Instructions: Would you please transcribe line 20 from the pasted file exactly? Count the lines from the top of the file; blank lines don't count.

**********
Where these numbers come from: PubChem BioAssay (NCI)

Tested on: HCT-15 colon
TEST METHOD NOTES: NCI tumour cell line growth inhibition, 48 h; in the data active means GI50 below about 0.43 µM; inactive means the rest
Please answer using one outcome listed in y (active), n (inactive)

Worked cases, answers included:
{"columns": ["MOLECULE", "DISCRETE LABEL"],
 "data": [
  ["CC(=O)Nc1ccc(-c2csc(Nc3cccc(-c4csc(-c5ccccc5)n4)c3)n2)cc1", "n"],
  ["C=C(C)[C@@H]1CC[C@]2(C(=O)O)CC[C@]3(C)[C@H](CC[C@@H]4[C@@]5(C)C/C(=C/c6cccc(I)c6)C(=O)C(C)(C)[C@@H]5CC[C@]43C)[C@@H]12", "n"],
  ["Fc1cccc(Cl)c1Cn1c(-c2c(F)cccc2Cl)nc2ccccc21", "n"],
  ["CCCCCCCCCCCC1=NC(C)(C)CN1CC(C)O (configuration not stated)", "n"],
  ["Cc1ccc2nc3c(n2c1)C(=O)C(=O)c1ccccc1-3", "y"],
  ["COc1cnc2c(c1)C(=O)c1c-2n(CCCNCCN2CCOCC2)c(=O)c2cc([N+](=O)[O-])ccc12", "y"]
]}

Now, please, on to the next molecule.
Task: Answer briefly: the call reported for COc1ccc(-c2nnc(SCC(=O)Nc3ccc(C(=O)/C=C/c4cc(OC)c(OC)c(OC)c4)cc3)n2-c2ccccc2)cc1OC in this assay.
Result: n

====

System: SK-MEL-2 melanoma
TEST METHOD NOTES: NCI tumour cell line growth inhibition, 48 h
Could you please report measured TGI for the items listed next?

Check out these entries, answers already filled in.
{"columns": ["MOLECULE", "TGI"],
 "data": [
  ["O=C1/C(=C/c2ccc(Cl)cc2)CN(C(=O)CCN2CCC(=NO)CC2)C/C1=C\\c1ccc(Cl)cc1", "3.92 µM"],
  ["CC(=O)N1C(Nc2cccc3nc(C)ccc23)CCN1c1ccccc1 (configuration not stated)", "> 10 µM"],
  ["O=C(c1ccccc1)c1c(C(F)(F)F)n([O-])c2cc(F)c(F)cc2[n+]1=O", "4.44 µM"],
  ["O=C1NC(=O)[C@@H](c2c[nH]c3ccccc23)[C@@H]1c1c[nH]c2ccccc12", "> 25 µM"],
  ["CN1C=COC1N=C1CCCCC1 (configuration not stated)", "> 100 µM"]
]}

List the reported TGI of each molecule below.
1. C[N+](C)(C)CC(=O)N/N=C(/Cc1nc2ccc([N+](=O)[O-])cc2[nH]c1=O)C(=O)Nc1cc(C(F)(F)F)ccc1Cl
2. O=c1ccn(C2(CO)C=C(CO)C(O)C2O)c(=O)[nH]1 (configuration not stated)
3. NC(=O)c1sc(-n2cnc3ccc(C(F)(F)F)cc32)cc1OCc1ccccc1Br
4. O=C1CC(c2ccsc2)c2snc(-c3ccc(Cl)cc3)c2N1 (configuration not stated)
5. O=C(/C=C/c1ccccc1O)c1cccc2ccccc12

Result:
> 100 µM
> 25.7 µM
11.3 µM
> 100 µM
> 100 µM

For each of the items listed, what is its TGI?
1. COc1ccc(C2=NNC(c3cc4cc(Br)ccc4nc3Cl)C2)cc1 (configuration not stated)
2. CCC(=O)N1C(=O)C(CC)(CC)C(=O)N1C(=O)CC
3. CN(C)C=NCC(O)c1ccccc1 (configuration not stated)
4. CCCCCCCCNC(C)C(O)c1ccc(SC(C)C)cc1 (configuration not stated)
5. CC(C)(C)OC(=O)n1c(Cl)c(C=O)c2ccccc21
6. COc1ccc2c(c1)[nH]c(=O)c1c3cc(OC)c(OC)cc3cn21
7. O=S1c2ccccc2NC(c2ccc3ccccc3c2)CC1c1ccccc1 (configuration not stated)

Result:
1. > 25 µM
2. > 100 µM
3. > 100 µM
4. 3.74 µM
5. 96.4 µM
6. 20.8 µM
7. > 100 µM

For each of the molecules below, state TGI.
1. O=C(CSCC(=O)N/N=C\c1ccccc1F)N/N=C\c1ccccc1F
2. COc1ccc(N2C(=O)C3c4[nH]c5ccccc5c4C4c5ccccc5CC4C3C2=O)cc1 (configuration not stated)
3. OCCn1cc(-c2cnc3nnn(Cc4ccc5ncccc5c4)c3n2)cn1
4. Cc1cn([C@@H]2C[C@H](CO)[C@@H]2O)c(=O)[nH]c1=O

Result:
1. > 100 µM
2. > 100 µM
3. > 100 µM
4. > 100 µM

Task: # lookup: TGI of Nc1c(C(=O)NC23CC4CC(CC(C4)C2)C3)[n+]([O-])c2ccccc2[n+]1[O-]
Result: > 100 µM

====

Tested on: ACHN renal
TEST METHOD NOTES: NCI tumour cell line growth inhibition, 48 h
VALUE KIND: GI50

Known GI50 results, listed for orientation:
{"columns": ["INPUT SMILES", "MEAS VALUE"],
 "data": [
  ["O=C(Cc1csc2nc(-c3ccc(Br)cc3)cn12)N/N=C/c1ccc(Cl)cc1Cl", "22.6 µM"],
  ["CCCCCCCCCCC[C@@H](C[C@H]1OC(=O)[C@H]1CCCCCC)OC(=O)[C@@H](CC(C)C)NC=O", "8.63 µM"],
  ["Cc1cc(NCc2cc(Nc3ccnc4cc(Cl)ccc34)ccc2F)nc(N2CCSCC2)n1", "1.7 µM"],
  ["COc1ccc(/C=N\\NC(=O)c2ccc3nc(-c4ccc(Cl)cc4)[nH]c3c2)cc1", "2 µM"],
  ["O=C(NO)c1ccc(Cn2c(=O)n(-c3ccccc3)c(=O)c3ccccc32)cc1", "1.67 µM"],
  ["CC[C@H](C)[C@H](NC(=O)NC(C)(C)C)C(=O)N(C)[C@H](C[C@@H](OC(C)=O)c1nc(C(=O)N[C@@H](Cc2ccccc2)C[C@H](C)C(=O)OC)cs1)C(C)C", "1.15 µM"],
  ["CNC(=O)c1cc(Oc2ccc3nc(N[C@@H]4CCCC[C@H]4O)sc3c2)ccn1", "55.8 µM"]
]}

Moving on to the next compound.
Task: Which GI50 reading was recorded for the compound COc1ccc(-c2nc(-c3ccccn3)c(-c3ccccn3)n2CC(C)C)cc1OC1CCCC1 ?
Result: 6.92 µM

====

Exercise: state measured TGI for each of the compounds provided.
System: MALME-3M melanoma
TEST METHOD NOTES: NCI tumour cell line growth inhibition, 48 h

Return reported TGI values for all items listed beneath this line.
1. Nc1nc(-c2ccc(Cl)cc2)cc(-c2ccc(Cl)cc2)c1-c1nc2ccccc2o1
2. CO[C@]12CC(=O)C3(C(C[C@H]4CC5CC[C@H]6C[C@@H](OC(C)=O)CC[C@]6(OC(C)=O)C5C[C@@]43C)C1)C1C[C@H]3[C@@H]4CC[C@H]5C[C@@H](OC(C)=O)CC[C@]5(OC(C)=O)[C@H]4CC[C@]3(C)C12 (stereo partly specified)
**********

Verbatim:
TEST METHOD NOTES: NCI tumour cell line growth inhibition, 48 h